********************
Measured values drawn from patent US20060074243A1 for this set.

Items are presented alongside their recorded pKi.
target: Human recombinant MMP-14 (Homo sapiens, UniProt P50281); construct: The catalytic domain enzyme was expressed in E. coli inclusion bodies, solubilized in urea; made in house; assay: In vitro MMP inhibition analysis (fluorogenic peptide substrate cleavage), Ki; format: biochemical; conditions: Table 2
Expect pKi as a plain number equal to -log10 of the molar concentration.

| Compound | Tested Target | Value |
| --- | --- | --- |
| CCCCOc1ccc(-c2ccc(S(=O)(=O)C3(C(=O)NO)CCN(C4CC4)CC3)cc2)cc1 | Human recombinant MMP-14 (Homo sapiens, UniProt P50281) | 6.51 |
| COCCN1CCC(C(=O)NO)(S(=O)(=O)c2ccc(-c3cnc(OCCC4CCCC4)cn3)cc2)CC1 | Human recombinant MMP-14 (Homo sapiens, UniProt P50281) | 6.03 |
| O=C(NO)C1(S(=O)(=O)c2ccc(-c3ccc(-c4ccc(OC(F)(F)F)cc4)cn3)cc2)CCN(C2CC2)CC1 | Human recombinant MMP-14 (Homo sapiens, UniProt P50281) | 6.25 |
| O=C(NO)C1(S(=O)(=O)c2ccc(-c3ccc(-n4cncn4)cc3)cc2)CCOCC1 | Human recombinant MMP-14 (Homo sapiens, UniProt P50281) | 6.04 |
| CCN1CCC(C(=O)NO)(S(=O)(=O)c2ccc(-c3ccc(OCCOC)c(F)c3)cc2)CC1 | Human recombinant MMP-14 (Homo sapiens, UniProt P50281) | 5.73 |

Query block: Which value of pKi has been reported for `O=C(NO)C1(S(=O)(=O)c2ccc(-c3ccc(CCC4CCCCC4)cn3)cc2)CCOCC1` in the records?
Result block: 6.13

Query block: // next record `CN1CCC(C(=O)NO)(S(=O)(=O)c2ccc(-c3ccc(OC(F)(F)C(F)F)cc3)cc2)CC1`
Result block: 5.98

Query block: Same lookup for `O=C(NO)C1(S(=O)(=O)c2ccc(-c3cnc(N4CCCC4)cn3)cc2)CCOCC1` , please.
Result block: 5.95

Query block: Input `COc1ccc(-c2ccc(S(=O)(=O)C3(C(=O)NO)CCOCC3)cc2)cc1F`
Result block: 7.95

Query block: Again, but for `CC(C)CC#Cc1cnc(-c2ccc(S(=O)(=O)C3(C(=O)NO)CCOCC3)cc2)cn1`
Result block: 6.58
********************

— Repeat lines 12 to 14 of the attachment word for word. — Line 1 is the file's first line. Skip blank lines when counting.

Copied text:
Query block: Which value of pKi has been reported for `O=C(NO)C1(S(=O)(=O)c2ccc(-c3ccc(CCC4CCCCC4)cn3)cc2)CCOCC1` in the records?
Result block: 6.13

Query block: // next record `CN1CCC(C(=O)NO)(S(=O)(=O)c2ccc(-c3ccc(OC(F)(F)C(F)F)cc3)cc2)CC1`